Over the past couple of years, researchers have discovered over 50 species of plastic-eating mushrooms.
Trash on Land and Sea
Every year, somewhere between 4.8-12.7 million tons of plastic enter the ocean. This is on top of the estimated 150 million metric tons that are already in our marine environments. Even more frightening than the astronomical numbers of plastic polluting our environment, the production and consumption of this modern waste may double over the next ten years.
The Terrifying Great Pacific Patch
The Great Pacific Patch–an island of floating plastic between Hawaii and California–is twice the size of Texas and three times the size of France. As a species, we’ve helped to build another landmass, sizable enough to hold the population of an entire country but void of purpose. A waste of space. Plastic is one of our modern age’s biggest problems along with the rest of the waste that we dump into our oceans and landfills. The average American throws out 4.4 pounds of trash a day. It’s gotta go somewhere.
Landfills are a huge global warming issue because all that trash ends up releasing methane, a gas that is 23 times more effective than carbon dioxide at trapping heat in the atmosphere! That’s crazy! In the United States alone, there are over 2,000 active landfills. And, we’re running out of space. As a world, we dump “2.12 billion tons of waste.” This stunning amount is partly made possible because 99 percent of the stuff we buy is trashed within six months. Yikes.
Mushrooms that Munch on Plastic
The way we trash our things is a much larger problem than the plastic situation. Unfortunately, for us and the world as a whole, plastic doesn’t degrade easily. On top of that, we use so much of it that tackling this problem is of utmost importance.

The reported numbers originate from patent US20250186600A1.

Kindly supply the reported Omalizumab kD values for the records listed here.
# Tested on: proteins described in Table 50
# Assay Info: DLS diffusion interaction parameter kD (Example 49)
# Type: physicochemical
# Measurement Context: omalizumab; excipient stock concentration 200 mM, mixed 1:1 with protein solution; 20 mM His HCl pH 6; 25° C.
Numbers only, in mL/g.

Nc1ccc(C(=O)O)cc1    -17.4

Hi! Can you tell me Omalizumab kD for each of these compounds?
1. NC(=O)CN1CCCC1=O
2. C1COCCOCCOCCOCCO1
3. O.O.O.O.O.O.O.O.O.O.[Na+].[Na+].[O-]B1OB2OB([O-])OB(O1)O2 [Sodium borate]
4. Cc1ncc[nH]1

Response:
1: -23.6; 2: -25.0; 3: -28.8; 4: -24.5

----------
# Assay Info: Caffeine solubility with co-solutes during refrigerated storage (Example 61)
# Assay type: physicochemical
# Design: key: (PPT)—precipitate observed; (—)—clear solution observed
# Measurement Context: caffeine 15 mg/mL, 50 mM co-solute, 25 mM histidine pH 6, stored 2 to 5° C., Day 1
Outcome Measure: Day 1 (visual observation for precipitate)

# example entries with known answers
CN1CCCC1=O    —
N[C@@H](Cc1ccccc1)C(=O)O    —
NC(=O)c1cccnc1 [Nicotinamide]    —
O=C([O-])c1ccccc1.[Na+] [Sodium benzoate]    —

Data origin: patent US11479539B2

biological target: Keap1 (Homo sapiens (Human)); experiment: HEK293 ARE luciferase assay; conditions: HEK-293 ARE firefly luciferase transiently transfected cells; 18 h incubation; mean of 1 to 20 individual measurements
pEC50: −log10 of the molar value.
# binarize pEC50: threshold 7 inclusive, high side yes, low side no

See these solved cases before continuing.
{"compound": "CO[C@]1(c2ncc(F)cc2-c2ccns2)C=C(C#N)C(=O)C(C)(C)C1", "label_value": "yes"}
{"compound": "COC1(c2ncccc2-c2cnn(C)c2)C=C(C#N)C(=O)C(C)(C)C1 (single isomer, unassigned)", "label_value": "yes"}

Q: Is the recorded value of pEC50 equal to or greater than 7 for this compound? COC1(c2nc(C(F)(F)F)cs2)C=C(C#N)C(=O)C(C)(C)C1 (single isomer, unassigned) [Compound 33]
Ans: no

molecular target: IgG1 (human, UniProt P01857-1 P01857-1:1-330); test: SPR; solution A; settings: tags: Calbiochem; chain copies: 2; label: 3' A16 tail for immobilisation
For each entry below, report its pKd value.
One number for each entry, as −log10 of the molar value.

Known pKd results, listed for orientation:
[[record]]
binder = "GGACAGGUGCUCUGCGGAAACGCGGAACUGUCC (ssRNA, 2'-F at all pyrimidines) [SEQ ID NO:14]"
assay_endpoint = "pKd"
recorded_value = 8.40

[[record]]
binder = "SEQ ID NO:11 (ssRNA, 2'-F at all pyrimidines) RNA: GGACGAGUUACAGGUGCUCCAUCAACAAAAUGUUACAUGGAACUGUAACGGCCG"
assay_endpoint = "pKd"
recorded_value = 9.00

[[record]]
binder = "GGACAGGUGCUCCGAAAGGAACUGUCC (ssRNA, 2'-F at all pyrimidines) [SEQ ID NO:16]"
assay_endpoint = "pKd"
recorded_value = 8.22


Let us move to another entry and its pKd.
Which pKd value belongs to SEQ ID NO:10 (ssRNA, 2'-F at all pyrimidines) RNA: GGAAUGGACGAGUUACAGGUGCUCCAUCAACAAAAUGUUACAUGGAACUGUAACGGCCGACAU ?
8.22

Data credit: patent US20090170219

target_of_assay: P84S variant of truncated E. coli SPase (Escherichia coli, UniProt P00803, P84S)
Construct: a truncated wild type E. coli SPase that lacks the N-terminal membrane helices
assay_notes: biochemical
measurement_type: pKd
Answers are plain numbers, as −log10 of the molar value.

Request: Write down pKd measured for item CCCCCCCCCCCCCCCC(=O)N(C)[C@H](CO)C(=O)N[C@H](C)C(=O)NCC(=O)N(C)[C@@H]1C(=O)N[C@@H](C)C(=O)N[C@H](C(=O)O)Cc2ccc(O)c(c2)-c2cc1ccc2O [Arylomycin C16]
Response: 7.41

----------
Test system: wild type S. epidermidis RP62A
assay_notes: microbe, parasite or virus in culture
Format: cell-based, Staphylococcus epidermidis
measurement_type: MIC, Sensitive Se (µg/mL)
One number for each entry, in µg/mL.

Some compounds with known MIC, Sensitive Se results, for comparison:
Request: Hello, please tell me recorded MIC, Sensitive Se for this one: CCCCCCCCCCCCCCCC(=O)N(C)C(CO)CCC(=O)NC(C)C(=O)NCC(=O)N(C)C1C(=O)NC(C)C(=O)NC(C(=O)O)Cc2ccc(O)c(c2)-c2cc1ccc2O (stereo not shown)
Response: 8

In 2012, Yale students discovered a fungus in Ecuador called Pestalotiopsis Microspora that eats plastic. It doesn’t even need oxygen, which makes it an ideal candidate to get deep into those landfills and start feasting. Over the past couple of years, 50 species of plastic-eating mushrooms have been identified, including oyster mushrooms, that fully degrade different kinds of plastic. Once they’ve fully digested it, we can eat the mushrooms! That’s an economic solution right there.
Mushrooms digest their food by secreting enzymes and absorbing the dissolved organic matter back into the cells. It takes up to several months for the mushrooms to break down the plastic, so there is only so fast that they can go. With numbers exponentially increasing higher into the millions, that’s a lot of plastic to eat. The mushrooms cannot necessarily keep up with the production of plastic.
Global Waste is a Multi-Billion Dollar Industry
Though there are initiatives, they need support–cash. The global waste management market is worth over 300 billion dollars. As our waste is increasing, it is estimated that by 2025, global waste management will be worth a whopping 484.9 billion dollars. But, we all know that we need better ways of managing this growing problem if we want future generations to stand a shot at survival.
Thus, scientists are envisioning creatives solutions. One novel idea in development is at-home fungi recycling kits that will help individuals deal with the waste that they accumulate.
Terrence McKenna believed that mushrooms were an advanced alien civilization that chose to take the form of a mushroom. Considering that they are practically immortal and that some can eat through plastic–fungi are unbelievable. However, no amount of fungi is necessarily going to change how we consume, which is quite literally destroying the earth. The fungi can help though–and, it seems like they are trying to.
Time to Team Up With Fungi
According to Paul Stamets, all life on earth was almost destroyed twice by cataclysmic events. One of them purportedly wiped out the dinosaurs. Stamets believes that all of life teamed up with fungi in order to survive. They were rewarded for doing so. It might behoove us, to consider the grave danger we are in as a species and team up with fungi on the plastic issue. By 2050, there could be more plastic than fish in the friggin’ sea.
Imagine that scuba dive?